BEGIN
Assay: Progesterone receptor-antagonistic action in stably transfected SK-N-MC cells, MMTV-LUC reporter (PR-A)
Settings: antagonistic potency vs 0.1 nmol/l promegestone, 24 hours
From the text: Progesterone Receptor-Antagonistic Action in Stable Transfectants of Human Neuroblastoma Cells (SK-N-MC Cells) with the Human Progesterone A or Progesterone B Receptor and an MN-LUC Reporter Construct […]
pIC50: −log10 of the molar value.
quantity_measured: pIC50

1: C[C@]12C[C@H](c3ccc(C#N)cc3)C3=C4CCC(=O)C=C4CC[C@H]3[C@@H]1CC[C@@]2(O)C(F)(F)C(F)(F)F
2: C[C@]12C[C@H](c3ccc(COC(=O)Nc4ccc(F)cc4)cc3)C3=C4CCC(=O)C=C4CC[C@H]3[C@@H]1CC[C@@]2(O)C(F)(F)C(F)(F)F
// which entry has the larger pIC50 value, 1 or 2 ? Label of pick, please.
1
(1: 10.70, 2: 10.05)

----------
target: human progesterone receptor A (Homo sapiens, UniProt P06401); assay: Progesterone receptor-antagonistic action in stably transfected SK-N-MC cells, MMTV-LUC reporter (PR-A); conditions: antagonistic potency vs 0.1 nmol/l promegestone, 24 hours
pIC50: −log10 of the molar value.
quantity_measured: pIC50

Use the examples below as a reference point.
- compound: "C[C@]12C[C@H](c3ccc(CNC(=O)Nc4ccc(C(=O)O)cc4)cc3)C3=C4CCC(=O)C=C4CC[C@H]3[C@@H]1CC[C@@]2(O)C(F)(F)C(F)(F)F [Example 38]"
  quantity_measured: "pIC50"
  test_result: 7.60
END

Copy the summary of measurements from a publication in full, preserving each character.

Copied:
Assay: Progesterone receptor-antagonistic action in stably transfected SK-N-MC cells, MMTV-LUC reporter (PR-A)
Settings: antagonistic potency vs 0.1 nmol/l promegestone, 24 hours
From the text: Progesterone Receptor-Antagonistic Action in Stable Transfectants of Human Neuroblastoma Cells (SK-N-MC Cells) with the Human Progesterone A or Progesterone B Receptor and an MN-LUC Reporter Construct […]
pIC50: −log10 of the molar value.
quantity_measured: pIC50

1: C[C@]12C[C@H](c3ccc(C#N)cc3)C3=C4CCC(=O)C=C4CC[C@H]3[C@@H]1CC[C@@]2(O)C(F)(F)C(F)(F)F
2: C[C@]12C[C@H](c3ccc(COC(=O)Nc4ccc(F)cc4)cc3)C3=C4CCC(=O)C=C4CC[C@H]3[C@@H]1CC[C@@]2(O)C(F)(F)C(F)(F)F
// which entry has the larger pIC50 value, 1 or 2 ? Label of pick, please.
1
(1: 10.70, 2: 10.05)

----------
target: human progesterone receptor A (Homo sapiens, UniProt P06401); assay: Progesterone receptor-antagonistic action in stably transfected SK-N-MC cells, MMTV-LUC reporter (PR-A); conditions: antagonistic potency vs 0.1 nmol/l promegestone, 24 hours
pIC50: −log10 of the molar value.
quantity_measured: pIC50

Use the examples below as a reference point.
- compound: "C[C@]12C[C@H](c3ccc(CNC(=O)Nc4ccc(C(=O)O)cc4)cc3)C3=C4CCC(=O)C=C4CC[C@H]3[C@@H]1CC[C@@]2(O)C(F)(F)C(F)(F)F [Example 38]"
  quantity_measured: "pIC50"
  test_result: 7.60